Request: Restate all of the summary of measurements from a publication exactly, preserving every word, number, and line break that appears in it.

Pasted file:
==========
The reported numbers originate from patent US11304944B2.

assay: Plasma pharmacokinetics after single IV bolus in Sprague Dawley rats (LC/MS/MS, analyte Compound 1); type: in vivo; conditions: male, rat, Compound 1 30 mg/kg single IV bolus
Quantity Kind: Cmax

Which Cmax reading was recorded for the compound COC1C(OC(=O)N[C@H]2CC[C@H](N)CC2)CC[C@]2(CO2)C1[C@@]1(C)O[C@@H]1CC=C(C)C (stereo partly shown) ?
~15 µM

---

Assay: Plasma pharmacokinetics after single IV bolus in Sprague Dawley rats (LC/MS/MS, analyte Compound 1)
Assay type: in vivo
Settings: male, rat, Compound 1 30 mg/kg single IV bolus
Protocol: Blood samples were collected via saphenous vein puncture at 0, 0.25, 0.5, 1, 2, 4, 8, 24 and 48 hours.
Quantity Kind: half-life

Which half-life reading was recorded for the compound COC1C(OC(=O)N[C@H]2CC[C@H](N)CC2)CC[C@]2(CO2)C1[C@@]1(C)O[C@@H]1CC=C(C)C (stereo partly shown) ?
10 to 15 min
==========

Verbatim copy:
The reported numbers originate from patent US11304944B2.

assay: Plasma pharmacokinetics after single IV bolus in Sprague Dawley rats (LC/MS/MS, analyte Compound 1); type: in vivo; conditions: male, rat, Compound 1 30 mg/kg single IV bolus
Quantity Kind: Cmax

Which Cmax reading was recorded for the compound COC1C(OC(=O)N[C@H]2CC[C@H](N)CC2)CC[C@]2(CO2)C1[C@@]1(C)O[C@@H]1CC=C(C)C (stereo partly shown) ?
~15 µM

---

Assay: Plasma pharmacokinetics after single IV bolus in Sprague Dawley rats (LC/MS/MS, analyte Compound 1)
Assay type: in vivo
Settings: male, rat, Compound 1 30 mg/kg single IV bolus
Protocol: Blood samples were collected via saphenous vein puncture at 0, 0.25, 0.5, 1, 2, 4, 8, 24 and 48 hours.
Quantity Kind: half-life

Which half-life reading was recorded for the compound COC1C(OC(=O)N[C@H]2CC[C@H](N)CC2)CC[C@]2(CO2)C1[C@@]1(C)O[C@@H]1CC=C(C)C (stereo partly shown) ?
10 to 15 min